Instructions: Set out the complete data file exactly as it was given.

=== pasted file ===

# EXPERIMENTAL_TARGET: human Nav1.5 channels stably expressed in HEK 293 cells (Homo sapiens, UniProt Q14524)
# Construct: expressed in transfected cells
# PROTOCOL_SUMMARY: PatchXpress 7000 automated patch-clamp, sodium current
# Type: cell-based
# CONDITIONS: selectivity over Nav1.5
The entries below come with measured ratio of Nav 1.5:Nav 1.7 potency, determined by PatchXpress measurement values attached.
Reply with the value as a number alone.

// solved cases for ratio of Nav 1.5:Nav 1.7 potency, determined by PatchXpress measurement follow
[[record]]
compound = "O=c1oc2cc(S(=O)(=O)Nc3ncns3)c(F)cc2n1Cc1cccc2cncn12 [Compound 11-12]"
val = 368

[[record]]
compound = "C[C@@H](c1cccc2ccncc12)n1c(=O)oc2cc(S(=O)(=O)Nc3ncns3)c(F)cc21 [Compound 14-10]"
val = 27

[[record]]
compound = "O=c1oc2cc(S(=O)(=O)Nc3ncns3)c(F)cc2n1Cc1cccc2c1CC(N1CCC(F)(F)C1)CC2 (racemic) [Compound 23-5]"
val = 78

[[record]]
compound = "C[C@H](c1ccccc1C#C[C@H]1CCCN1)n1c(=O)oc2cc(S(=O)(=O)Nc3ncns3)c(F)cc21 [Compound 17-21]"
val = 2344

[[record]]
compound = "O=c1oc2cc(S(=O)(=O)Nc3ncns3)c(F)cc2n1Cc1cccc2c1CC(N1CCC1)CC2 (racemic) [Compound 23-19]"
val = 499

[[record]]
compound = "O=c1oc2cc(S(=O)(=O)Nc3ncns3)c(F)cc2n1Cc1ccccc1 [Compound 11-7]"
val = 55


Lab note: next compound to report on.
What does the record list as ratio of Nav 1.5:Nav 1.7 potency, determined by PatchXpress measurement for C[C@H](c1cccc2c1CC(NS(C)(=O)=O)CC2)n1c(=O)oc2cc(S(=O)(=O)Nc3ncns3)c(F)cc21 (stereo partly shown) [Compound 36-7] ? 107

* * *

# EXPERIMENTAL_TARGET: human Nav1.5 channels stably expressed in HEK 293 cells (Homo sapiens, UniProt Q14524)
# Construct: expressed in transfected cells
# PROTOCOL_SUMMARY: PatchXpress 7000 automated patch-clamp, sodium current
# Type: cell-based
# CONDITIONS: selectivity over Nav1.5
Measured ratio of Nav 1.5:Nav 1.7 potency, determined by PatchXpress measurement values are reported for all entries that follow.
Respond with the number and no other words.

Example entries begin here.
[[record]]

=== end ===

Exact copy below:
# EXPERIMENTAL_TARGET: human Nav1.5 channels stably expressed in HEK 293 cells (Homo sapiens, UniProt Q14524)
# Construct: expressed in transfected cells
# PROTOCOL_SUMMARY: PatchXpress 7000 automated patch-clamp, sodium current
# Type: cell-based
# CONDITIONS: selectivity over Nav1.5
The entries below come with measured ratio of Nav 1.5:Nav 1.7 potency, determined by PatchXpress measurement values attached.
Reply with the value as a number alone.

// solved cases for ratio of Nav 1.5:Nav 1.7 potency, determined by PatchXpress measurement follow
[[record]]
compound = "O=c1oc2cc(S(=O)(=O)Nc3ncns3)c(F)cc2n1Cc1cccc2cncn12 [Compound 11-12]"
val = 368

[[record]]
compound = "C[C@@H](c1cccc2ccncc12)n1c(=O)oc2cc(S(=O)(=O)Nc3ncns3)c(F)cc21 [Compound 14-10]"
val = 27

[[record]]
compound = "O=c1oc2cc(S(=O)(=O)Nc3ncns3)c(F)cc2n1Cc1cccc2c1CC(N1CCC(F)(F)C1)CC2 (racemic) [Compound 23-5]"
val = 78

[[record]]
compound = "C[C@H](c1ccccc1C#C[C@H]1CCCN1)n1c(=O)oc2cc(S(=O)(=O)Nc3ncns3)c(F)cc21 [Compound 17-21]"
val = 2344

[[record]]
compound = "O=c1oc2cc(S(=O)(=O)Nc3ncns3)c(F)cc2n1Cc1cccc2c1CC(N1CCC1)CC2 (racemic) [Compound 23-19]"
val = 499

[[record]]
compound = "O=c1oc2cc(S(=O)(=O)Nc3ncns3)c(F)cc2n1Cc1ccccc1 [Compound 11-7]"
val = 55


Lab note: next compound to report on.
What does the record list as ratio of Nav 1.5:Nav 1.7 potency, determined by PatchXpress measurement for C[C@H](c1cccc2c1CC(NS(C)(=O)=O)CC2)n1c(=O)oc2cc(S(=O)(=O)Nc3ncns3)c(F)cc21 (stereo partly shown) [Compound 36-7] ? 107

* * *

# EXPERIMENTAL_TARGET: human Nav1.5 channels stably expressed in HEK 293 cells (Homo sapiens, UniProt Q14524)
# Construct: expressed in transfected cells
# PROTOCOL_SUMMARY: PatchXpress 7000 automated patch-clamp, sodium current
# Type: cell-based
# CONDITIONS: selectivity over Nav1.5
Measured ratio of Nav 1.5:Nav 1.7 potency, determined by PatchXpress measurement values are reported for all entries that follow.
Respond with the number and no other words.

Example entries begin here.
[[record]]